The number of homes sold on courthouse steps or repossessed by banks at the end of the foreclosure process dropped 35 percent nationwide in October, according to mortgage-data aggregator Lender Processing Services.

There were about 80,000 foreclosure sales and bank repossessions in October, LPS said, down from 124,000 in September, which was a high for the year.

The slowdown — fallout from the robo-signing controversy — helped boost the total number of homes in the foreclosure process for the fourth consecutive month, to 2.09 million, LPS said.

Another 4.95 million homeowners were behind on their payments but not yet in foreclosure, LPS estimated. The number of newly-delinquent loans ticked up for a third consecutive month, to 1.92 million, or about the same level as a year ago. Another 794,000 first-lien loans were 60 days delinquent, and 2.24 million homeowners were behind on their payments by 90 days or more.

All told, LPS estimated that about 7.04 million homeowners had missed at least one mortgage payments or were in foreclosure in October, down 13.2 percent from January’s high of 8.12 million.

10 states with the highest share of non-current loans:
1. Florida (23.4 percent)
2. Nevada (21.0 percent)
3. Mississippi (19.1 percent)
4. Georgia (15.8 percent)
5. Louisiana (14.7 percent)
6. New Jersey (14.7 percent)
7. Illinois (14.6 percent)
8. Ohio (14.6 percent)
9. Indiana (14.6 percent)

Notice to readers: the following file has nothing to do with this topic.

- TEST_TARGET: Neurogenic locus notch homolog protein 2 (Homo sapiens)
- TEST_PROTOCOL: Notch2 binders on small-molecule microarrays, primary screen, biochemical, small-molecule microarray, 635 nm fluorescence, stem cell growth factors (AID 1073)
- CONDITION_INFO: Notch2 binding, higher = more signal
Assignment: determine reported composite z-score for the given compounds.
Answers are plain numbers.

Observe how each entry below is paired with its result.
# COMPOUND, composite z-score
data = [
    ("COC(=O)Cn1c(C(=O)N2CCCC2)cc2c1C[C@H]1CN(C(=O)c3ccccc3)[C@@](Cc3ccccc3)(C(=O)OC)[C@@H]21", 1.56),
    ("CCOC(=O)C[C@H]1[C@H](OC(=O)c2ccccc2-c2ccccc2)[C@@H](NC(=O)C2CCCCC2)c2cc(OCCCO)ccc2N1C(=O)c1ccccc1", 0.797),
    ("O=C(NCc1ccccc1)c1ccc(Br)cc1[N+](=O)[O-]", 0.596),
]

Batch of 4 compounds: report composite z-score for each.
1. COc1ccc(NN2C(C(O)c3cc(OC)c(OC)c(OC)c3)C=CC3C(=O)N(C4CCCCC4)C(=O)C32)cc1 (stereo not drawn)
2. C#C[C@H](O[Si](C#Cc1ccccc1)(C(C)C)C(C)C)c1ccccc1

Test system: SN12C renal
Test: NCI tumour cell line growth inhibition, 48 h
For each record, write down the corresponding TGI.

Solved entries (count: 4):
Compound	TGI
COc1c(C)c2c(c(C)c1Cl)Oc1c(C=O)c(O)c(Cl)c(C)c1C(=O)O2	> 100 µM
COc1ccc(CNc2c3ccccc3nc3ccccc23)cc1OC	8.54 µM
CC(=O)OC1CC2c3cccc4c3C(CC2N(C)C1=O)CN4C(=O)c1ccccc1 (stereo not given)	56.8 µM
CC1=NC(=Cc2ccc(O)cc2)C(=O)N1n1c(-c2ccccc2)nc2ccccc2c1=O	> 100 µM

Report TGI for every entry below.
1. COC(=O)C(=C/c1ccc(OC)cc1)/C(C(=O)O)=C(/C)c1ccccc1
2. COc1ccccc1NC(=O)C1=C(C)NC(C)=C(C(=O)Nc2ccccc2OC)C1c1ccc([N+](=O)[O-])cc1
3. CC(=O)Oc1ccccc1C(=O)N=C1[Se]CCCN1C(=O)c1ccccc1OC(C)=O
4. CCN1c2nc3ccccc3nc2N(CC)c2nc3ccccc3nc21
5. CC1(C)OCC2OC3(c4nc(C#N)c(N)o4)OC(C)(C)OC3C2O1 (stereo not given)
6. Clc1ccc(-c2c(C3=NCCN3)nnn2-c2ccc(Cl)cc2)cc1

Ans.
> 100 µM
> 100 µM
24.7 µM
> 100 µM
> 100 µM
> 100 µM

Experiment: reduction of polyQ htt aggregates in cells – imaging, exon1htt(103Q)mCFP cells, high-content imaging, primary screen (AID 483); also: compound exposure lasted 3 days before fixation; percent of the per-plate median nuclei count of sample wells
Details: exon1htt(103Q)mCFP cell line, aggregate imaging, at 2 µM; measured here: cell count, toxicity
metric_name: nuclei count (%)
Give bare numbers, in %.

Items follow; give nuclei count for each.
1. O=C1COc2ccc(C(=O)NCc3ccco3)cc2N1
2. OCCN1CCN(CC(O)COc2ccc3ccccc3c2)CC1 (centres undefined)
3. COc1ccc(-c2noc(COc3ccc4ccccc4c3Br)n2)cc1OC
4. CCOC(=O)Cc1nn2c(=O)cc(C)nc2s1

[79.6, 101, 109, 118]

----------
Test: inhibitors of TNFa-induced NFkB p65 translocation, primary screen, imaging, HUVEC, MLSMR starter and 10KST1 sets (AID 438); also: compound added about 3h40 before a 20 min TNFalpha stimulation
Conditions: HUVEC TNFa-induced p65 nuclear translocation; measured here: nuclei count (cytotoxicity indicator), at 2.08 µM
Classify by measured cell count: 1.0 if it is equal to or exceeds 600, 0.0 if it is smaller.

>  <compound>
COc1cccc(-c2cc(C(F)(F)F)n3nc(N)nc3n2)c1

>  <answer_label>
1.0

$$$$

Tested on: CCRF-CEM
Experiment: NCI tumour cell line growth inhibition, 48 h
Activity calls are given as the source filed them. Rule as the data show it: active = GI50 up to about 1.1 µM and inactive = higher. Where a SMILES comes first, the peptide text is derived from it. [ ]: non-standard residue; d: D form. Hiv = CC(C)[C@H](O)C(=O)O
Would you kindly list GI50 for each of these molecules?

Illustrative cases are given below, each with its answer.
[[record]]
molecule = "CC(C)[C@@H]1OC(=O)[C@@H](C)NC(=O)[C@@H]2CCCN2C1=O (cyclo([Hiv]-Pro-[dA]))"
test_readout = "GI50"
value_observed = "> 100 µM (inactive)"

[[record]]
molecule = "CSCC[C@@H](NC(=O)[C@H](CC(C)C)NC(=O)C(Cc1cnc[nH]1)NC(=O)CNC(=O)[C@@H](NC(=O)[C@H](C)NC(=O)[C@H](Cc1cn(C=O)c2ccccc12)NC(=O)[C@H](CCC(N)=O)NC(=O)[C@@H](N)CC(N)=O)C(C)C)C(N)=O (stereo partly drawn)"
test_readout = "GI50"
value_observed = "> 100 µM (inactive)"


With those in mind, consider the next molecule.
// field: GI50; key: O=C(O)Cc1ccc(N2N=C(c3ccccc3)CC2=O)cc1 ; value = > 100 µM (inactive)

10. Arizona (14.3 percent)
Source: LPS

Other states where the percentage of non-current loans exceeded the national average of 13.2 percent: Rhode Island (14.1 percent), Michigan (13.9 percent), Tennessee (13.7 percent), Maryland (13.5 percent), South Carolina (13.3 percent), Alabama (13.3 percent), West Virginia (13.3 percent).

States seeing the greatest growth in non-current loans during the last six months were Arkansas (up 9.7 percent, to 11.4 percent); Oklahoma (up 9.4 percent, to 11 percent); Kansas (up 8.9 percent, to 9.6 percent); Nebraska (up 8.3 percent, to 7.7 percent); Iowa (up 7.7 percent, to 9 percent); and Texas (up 7 percent, to 11.1 percent).

States seeing the greatest reductions in non-current loans compared to 6 months ago were Alaska (down 9.8 percent, to 5.6 percent), California (down 8.5 percent, to 13.2 percent), Arizona (down 6.4 percent, to 14.3 percent); Nevada (down 6.1 percent, to 21 percent); and Hawaii (down 4.7 percent, to 11.9 percent).

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